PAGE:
Military is fourth party shaping Pakistan’s elections, and future

Military is fourth party shaping Pakistan’s elections, and future
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And the winner in today’s elections in Pakistan is ... the army.

Forget, for a moment, which party will win the most seats in the National Assembly. And who is the leader of that party. Such details just provide color. The elections look to be a victory for the military. But whether the army’s success will produce stability and, if so, for how long, is another question.

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Situated between chaotic Afghanistan and an increasingly prosperous India, Pakistan is a partner, rather than an ally, of the United States. Friendship has atrophied over the years because of what Washington sees as the Pakistani military’s dabbling with terrorism. Finding that Osama bin Laden was hiding a mile or so from the Pakistani equivalent of West Point didn’t help. Nor did the links to Pakistan of the terrorists who launched a seaborne attack on the Indian city of Mumbai in 2008.

 

The last military-led government effectively ended in 2008 when President Pervez Musharraf, a former general, resigned. But the phrase “returned to its barracks” misstates the continued supremacy of the military in government. Foreign policy, defense policy and, crucially, control of Pakistan’s arsenal of nuclear weapons, has remained in the hands of the military. The disaster areas of economic and social policy have been left to a series of civilian administrations, constrained by corruption, incompetence and the lion’s share of the budget, which goes to the military and its industrial and commercial complexes.

Unlike India, with its multiple ethnic divides and regional tensions, Pakistan is easy to describe (especially because English remains the language of officialdom). The most populous province is Punjab, bordering India. To the south lies Sindh, less populous and poorer, dominated by the megatropolis of Karachi, on the Indian Ocean. To the west is the largest and emptiest province, Balochistan, where Pakistan tested nuclear weapons 20 years ago.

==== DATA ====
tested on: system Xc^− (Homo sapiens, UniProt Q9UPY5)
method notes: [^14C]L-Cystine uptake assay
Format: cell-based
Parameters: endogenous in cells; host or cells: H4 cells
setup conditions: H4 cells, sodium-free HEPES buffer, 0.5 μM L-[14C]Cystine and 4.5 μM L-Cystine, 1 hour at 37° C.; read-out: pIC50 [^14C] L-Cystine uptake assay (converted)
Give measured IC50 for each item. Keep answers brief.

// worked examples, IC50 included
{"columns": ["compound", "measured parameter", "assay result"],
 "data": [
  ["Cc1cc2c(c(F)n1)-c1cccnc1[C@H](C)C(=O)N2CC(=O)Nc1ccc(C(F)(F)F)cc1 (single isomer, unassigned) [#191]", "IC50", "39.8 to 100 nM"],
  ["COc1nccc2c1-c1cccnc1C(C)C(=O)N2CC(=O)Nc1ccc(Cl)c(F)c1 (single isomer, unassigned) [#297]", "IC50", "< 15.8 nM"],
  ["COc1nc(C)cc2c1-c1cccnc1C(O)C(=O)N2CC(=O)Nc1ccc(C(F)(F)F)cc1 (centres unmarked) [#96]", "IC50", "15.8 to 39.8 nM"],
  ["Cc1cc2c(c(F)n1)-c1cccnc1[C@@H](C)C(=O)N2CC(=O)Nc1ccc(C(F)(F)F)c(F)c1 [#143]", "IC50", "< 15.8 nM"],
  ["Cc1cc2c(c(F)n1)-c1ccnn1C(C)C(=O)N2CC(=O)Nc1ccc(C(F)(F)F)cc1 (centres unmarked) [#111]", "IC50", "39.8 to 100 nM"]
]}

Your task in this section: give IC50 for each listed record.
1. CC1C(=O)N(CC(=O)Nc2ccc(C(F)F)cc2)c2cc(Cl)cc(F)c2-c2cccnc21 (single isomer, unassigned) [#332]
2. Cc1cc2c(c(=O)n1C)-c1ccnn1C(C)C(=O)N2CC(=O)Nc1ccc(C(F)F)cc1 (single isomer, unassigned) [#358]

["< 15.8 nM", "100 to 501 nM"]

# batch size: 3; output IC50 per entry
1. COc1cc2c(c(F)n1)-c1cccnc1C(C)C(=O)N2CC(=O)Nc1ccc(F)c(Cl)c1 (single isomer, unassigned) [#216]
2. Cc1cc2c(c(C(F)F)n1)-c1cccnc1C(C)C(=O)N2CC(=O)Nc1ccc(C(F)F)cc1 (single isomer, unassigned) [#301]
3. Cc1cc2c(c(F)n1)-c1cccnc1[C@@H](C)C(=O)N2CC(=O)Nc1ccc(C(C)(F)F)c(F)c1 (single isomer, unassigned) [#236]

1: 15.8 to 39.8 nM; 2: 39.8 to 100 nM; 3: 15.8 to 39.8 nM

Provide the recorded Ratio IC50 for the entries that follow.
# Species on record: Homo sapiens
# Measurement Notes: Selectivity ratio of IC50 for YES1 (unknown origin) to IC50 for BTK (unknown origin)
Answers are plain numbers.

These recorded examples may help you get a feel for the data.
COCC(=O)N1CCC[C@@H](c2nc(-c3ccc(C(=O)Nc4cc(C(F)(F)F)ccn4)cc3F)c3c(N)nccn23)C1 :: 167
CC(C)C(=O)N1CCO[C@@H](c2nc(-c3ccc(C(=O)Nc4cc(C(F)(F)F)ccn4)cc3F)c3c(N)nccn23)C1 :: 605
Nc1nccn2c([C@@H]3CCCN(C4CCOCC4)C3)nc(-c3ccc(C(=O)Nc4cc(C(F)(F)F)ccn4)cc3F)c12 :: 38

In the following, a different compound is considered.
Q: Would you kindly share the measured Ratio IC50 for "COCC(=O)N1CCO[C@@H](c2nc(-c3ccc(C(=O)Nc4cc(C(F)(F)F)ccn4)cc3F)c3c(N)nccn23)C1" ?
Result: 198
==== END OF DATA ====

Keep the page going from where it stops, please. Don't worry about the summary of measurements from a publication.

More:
Until earlier this year, the fourth and last province, Khyber Pakhtunkhwa, retained the more romantic colonial name of the North-West Frontier Province. Seats in the National Assembly (Parliament) are allocated according to population. A formula allowing for extra seats for women and religious minorities results in a total of 342, of which Punjab has 174.

Apart from the army, which denies any meddling, there have been three parties competing in the election: Imprisoned former prime minister Nawaz Sharif’s Pakistan Muslim League, now led by his brother, has traditionally dominated in Punjab. The Pakistan People’s Party, led by Bilawal Bhutto Zardari, the son of assassinated former prime minister Benazir Bhutto and grandson of executed former prime minister Zulfikar Ali Bhutto, is strong only in Sindh. The outsider, but now favorite, is former cricket star and playboy Imran Khan, whose PTI party is strongest in the former NWFP.

If I lived in Pakistan, the chances are that I would have been arrested and beaten up, or worse, for publishing this analysis. By whom? The army, but nobody dares mention its name in such a context. Journalists live in fear. Newspapers and television stations have learned to curb their coverage to not imperil their commercial prosperity.

The head of the Pakistan army is Gen. Qamar Javed Bajwa. His power base is the Corps Commanders Conference, the group of generals he regularly chairs to decide strategy. Some are probably more hardline than Bajwa. Their forces include army units in the main cities. At these elections, a record number of soldiers is being mobilized for “election duties.” The activities of the feared ISI (Inter-Services Intelligence) probably began shaping the outcome months ago, seeking a more compliant prime minister than Sharif, who had contested the military’s influence.  (The Pakistani air force and navy are support actors to the army, in political terms.)

The majority of Pakistan’s potential 100 million voters live in rural areas, often in feudal poverty, where they will vote as their landlord wants. The process was described last week in a brilliant New York Times op-ed: “Where Democracy Is a Terrifying Business.” In urban areas, the influence of the media is much greater. But it seems that an increasing number of outlets is “on message.” Imran Khan’s promises of “Islamic socialism” and condemnation of corruption, a brush that tarnishes Sharif as well as Bhutto Jr.’s PPP, are endlessly replayed.

Ultimately, though, it is hard to cook a three-way election. The most likely result is that Imran Khan will win a plurality, rather than a majority, of National Assembly seats. He then will have to build a coalition with another party, or persuade newly-elected members to defect to him.  What sort of prime minister will Khan be? My own review of what he has said in interviews suggests he is not a details person.

Khan’s vision, if elected, is to invest in health care and education. Perhaps the military will be prepared to give up some of its share of the budget.

Simon Henderson, the Baker Fellow at the Washington Institute for Near East Policy, was the BBC correspondent in Pakistan in 1977-8 when a contested election result prompted a military coup.